LAST Tuesday (November 18) the United Nations General Assembly decisively approved a groundbreaking resolution not just condemning the North Korean government for human rights abuses but also recommending the prosecution of its officials for crimes against humanity.
The resolution passed by a 111-to-19 vote, with 55 abstentions. The Philippines voted for the resolution.
For a long time it was not certain the UN General Assembly resolution would be as strong as this. As usual, North Korea’s friends, including Russia and China (which has of late been showing exasperation toward its virtual protectorate), have lobbied for a weaker resolution.
In committee, approval of the resolution came only after the members finally defeated a Cuba-authored amendment that would have watered down the resolution by deleting the provision citing the accountability of Pyongyang’s leaders and recommending that they be charged at the International Criminal Court.
Cuba is an ally of North Korea. It described the accountability provision as a concoction of North Korea’s enemies that would set a dangerous precedent. Indeed it would because leaders of other states—including the Philippines–whose human rights records are deplorable could be similarly charged at the ICC.
As expected the outraged North Korean representative attacked the resolution as another insidious move of its enemies to destabilize his country. Foremost of these enemies is of course the United States, the European Union and Japan. The EU and Japan authored the resolution. It is co-sponsored by 62 other countries.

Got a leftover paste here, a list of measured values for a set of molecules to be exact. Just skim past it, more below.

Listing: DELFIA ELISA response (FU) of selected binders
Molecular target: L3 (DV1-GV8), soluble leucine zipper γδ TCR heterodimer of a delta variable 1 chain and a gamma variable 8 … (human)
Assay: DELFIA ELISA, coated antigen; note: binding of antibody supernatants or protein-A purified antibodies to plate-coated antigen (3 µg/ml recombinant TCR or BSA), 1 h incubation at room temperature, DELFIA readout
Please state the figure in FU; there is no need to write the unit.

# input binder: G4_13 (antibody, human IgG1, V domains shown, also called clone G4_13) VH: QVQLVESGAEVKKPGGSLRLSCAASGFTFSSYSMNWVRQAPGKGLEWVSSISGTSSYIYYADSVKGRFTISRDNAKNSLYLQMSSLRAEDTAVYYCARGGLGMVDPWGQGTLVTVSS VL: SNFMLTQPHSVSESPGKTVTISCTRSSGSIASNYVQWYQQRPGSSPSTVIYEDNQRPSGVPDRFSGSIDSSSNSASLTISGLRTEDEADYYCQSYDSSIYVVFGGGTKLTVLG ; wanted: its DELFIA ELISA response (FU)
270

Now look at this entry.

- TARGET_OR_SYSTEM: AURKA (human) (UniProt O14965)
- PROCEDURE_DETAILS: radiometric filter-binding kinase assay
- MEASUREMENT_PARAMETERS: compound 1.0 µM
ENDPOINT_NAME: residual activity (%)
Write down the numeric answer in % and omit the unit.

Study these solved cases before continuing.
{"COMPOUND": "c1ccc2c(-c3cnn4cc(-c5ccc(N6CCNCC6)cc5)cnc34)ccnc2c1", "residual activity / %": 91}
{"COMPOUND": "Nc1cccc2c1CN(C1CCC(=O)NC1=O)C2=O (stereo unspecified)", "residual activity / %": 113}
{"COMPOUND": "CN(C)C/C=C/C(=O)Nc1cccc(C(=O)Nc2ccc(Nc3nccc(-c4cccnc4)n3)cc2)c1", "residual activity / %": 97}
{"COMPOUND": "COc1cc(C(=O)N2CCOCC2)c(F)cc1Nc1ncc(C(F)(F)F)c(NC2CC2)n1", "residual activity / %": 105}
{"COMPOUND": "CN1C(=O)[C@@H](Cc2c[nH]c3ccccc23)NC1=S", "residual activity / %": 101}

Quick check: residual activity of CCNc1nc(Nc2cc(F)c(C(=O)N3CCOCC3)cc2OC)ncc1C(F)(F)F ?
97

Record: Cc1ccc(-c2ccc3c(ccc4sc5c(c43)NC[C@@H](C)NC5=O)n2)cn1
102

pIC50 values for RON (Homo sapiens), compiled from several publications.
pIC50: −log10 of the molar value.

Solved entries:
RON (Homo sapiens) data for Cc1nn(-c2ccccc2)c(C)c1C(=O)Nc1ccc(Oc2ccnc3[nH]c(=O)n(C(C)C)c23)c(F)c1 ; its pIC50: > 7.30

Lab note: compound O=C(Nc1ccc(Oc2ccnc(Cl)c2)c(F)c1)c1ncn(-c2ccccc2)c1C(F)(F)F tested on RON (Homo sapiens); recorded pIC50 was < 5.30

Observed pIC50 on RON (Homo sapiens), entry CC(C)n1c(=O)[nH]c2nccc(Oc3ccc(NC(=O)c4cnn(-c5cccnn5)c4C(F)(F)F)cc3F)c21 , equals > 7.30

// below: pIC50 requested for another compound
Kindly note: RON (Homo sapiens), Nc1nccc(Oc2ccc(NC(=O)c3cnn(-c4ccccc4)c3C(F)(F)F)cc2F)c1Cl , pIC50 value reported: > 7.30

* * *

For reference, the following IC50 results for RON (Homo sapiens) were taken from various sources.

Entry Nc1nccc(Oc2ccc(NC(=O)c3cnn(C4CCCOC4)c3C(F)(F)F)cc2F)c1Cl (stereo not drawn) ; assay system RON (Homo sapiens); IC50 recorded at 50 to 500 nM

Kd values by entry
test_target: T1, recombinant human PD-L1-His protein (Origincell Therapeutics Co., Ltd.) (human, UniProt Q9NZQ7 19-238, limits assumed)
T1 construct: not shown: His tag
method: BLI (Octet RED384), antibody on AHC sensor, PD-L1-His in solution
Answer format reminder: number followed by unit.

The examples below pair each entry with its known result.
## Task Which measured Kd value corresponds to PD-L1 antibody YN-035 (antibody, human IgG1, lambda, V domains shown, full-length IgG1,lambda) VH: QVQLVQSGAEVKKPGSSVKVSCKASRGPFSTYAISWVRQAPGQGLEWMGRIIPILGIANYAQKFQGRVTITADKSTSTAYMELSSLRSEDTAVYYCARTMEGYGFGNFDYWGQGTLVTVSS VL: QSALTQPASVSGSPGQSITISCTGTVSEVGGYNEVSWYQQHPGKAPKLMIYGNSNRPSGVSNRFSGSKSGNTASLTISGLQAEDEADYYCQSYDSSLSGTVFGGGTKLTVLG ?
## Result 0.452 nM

The North’s representative, Choe Myong-nam, said that because his country had been treated badly it might conduct more nuclear weapons tests in response. This means North Korea would defy the appeals of the Western Powers and China to stop developing nuclear weapons. Talks had been progressing on this. In exchange for Pyongyang’s restraint economic sanctions against the North would be reduced and finally lifted. Substantial aid would be poured to help the impoverished people in that country.
Presented at the General Assembly’s Third Committee, which tackles human rights issues, the resolution is the logical result of the frank and harsh report on the North Korean regime’s crimes against its own people produced in February by a UN panel of experts.
General Assembly passage of the resolution, however, does not mean North Korea’s government and its leaders will be charged at the International Criminal Court. Only the UN Security Council is authorized to send cases to the ICC. But China and Russia, patrons and protectors of North Korea, both have veto power on Security Council decisions, as does every Council member.
President Benigno Aquino 3rd can be sure that—now and in the next two years at least—he and his administration officials will not be the subject of a resolution like this one. This is because he is one of President Barack Obama’s “key men in Asia” and the leaders of the most powerful EU countries and Japan toast him, either in ignorance or in mendacity, as a great man of virtue and a reformer.
Yet, the accusation of human rights abuses against him and his officials raised by such groups as Karapatan, the National Union of Journalists of the Philippines, the families of the victims of the Hacienda Luisita and the Ampatuan Massacres, among others, are well-founded and just.
International Human Rights monitors, including those of the United Nations, have assessed the Aquino Regime’s record negatively.
Years from now, when he is no longer president, he can still be made to account for these crimes.